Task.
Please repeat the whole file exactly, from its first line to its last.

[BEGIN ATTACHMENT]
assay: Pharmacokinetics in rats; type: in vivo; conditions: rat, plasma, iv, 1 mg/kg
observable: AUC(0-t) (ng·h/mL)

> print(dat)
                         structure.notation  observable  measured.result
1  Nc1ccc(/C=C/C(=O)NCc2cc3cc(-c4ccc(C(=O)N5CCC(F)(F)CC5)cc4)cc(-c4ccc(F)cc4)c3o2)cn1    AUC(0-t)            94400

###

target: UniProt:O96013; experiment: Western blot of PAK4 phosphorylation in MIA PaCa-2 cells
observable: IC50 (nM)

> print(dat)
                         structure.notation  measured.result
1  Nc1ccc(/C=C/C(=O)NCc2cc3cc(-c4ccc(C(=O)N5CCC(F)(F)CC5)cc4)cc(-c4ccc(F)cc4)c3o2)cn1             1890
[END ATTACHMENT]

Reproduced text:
assay: Pharmacokinetics in rats; type: in vivo; conditions: rat, plasma, iv, 1 mg/kg
observable: AUC(0-t) (ng·h/mL)

> print(dat)
                         structure.notation  observable  measured.result
1  Nc1ccc(/C=C/C(=O)NCc2cc3cc(-c4ccc(C(=O)N5CCC(F)(F)CC5)cc4)cc(-c4ccc(F)cc4)c3o2)cn1    AUC(0-t)            94400

###

target: UniProt:O96013; experiment: Western blot of PAK4 phosphorylation in MIA PaCa-2 cells
observable: IC50 (nM)

> print(dat)
                         structure.notation  measured.result
1  Nc1ccc(/C=C/C(=O)NCc2cc3cc(-c4ccc(C(=O)N5CCC(F)(F)CC5)cc4)cc(-c4ccc(F)cc4)c3o2)cn1             1890